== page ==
Why Our Chairs Wear Socks

These two floofs right here. They are the reason the chairs in our house wear socks. 

Two tabby and white cats lay side by side

Several layers of thick socks, in fact. Below is what I recently did to the wooden legs of an ottoman:An upside-down ottoman with socks on its legs.

This white wooden stool, on the other hand, got the pool noodle treatment:

A white foot stool with blue foam taped around its edges.

This is all part of the steps we've taken to wobbly-cat-proof our home. Littermates Charlotte and Rubin both have the neurological condition cerebellar hypoplasia, sometimes also called wobbly cat syndrome. The part of their brain which controls movement and balance didn't fully develop in the womb, so they are two happy, healthy cats who happen to fall into things a lot.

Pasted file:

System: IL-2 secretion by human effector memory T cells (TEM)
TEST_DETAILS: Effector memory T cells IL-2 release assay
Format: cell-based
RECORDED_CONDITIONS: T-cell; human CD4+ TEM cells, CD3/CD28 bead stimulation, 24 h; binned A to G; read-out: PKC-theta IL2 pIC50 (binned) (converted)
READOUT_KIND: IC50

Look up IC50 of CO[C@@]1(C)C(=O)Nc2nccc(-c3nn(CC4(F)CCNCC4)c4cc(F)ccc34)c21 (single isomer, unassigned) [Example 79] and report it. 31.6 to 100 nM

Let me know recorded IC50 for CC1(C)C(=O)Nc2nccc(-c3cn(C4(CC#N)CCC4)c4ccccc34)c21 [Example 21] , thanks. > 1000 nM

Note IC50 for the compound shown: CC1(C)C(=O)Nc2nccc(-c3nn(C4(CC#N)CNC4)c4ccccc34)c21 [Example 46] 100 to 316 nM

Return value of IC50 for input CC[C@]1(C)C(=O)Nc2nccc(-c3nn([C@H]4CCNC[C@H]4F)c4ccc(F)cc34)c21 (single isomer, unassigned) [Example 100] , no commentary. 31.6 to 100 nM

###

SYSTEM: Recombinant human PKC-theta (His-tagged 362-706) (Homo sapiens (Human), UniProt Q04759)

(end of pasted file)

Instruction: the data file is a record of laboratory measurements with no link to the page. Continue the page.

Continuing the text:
Over the years we've had them, I feel we've really upped our baby-proofing game, and have found all sorts of ways to pad all sorts of awkward corners. When I was taking the below photo of the two newly-padded pieces of furniture together, I didn't even notice that I was getting the worn-out-pajama-pants-wrapped desk leg and the pipe-insulation-wrapped folding table legs in the background. It's just such a normal, un-noteworthy part of our lives now.

The ottoman and stool in front of a desk.

(I mean, un-noteworthy until I'm sitting in the middle of our living room securing fuzzy blue socks on a floral ottoman and Steve says, "You really should take a picture.")

Happy International Cat Day, everyone.